We must apply this to the Church's mission generally. Over the years we have often considered that it is part of the mission of the Church here to strengthen what sense there is in society of being a Christian community. Now as we know there are serious challenges to this, both locally and from overseas. It is easy for us to apply our own human logic to prove, or at least to assume and to fear, that this is an impossible mission. But then we have to remember that the God we have is the unmatched specialist in the "mission impossible". We just have to reflect on the Cross and Resurrection of Jesus to see how true that is. The evil forces in the world were concentrated upon one point, the body, mind and spirit of the Son of man, who came from God to humanity to lift it up to God. At the point of crisis the body and it can even be said the mind and heart of the Lord were broken, yet it was a challenge that had been God-given and one that the Lord accepted obediently for our sake. As the result of Christ’s responsible decision-taking - and when I say "responsible" I mean answerable (making a response) to a higher authority - it was the purpose of God that in the end prevailed, and not the purposes of evil.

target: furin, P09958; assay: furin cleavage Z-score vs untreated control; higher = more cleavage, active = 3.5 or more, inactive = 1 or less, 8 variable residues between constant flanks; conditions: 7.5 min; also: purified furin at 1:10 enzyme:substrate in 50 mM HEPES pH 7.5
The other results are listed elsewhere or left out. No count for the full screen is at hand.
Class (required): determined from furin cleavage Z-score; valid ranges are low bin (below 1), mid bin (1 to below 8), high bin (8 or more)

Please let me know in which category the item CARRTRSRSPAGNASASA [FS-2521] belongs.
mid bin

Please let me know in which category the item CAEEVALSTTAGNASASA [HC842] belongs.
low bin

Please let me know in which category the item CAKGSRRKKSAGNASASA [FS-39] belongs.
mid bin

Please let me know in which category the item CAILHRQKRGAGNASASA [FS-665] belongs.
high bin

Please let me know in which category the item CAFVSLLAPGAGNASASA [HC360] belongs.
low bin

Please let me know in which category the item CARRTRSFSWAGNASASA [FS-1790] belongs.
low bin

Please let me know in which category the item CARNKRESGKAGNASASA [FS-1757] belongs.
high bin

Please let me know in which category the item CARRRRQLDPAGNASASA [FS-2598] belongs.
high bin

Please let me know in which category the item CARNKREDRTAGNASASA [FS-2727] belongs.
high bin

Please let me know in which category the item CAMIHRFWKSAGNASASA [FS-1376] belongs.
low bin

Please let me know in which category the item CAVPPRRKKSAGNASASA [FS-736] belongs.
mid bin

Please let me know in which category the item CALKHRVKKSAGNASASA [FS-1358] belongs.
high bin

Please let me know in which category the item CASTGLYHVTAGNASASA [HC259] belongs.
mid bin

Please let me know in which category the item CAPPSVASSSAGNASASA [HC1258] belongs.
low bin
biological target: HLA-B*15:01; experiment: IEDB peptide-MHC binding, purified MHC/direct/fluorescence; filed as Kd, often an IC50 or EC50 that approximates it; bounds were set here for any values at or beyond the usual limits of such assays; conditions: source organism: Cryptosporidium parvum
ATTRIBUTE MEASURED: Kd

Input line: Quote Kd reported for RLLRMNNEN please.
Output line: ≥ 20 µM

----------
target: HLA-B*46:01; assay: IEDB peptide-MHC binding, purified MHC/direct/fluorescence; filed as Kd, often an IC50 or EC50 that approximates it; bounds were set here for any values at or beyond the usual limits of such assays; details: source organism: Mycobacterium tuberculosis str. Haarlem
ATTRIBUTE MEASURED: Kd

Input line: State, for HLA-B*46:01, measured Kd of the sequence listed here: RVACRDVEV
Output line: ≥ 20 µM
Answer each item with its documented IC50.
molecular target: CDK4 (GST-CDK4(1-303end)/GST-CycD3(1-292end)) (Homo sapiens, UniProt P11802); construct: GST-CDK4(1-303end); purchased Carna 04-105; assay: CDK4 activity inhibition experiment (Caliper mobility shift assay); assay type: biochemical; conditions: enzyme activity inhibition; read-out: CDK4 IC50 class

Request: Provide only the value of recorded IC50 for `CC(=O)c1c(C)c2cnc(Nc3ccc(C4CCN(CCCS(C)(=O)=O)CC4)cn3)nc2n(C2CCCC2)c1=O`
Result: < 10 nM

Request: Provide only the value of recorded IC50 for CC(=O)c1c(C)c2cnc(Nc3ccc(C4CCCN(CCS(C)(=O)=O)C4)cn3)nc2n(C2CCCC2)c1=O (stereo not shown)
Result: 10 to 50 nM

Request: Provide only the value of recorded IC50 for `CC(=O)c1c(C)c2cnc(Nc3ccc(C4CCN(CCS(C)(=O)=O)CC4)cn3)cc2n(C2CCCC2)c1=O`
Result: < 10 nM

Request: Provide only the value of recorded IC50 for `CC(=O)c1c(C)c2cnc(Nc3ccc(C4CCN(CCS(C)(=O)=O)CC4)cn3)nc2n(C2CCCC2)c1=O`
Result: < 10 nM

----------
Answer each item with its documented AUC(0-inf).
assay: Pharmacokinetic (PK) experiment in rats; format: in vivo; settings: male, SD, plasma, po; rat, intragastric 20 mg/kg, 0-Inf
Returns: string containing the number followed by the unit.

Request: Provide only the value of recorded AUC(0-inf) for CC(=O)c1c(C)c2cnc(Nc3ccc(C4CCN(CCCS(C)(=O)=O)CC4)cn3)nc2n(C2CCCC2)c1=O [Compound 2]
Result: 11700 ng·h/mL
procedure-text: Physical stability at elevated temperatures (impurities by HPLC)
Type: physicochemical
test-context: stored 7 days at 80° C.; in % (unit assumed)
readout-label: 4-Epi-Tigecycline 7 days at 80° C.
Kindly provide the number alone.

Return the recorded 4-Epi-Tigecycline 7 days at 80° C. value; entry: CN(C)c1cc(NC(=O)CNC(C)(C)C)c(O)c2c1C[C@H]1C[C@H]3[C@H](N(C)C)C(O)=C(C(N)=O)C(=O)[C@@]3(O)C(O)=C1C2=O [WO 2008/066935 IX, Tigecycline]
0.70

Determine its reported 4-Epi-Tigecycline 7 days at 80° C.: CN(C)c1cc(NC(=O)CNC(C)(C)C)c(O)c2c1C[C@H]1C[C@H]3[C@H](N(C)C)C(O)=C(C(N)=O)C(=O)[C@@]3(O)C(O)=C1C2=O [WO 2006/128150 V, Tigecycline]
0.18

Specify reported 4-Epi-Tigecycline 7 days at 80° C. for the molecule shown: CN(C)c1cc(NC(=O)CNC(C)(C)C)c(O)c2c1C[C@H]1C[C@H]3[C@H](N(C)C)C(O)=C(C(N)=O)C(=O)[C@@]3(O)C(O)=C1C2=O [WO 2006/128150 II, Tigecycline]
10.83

For us to be constant in responsible decision taking, we can hardly do better than to have a constant echo of the prophet Isaiah’s words from our Old Testament lesson in our minds: “O Lord, thou art my God; I will exalt thee, I will praise thy name; for thou hast done wonderful things, plans formed of old, faithful and sure.” Thou hast done wonderful things, plans formed of old, faithful and sure! If our lives seem to be humdrum or meaningless, or if we contemplate some issue we are concerned about in our lives or others, or in the society we live in, that has taken a turn for the worse, or if we are in mourning, we do well to take some time letting such words sink deeper into our soul. Whatever our circumstances, the deep truth of God is that He has done wonderful things. No matter how uncertain we feel, the deep truth of God is that His wonderful plans are formed from of old, formed from before the beginning of time. Moreover in spite of all of whatever pain and distress we go through, the deep truth of God is that the intent of His plans is constant, as constant as His character, faithful and sure. If this word is in our soul when we take decisions in regard to our challenges, we are sure to take good steps rather than bad ones. We must not look only to the challenge itself: we must look to that which is more constantly present to us than any challenge. After all, if the challenge displaces God’s presence and pushes it to one side, then the challenge has become for us a kind of idol.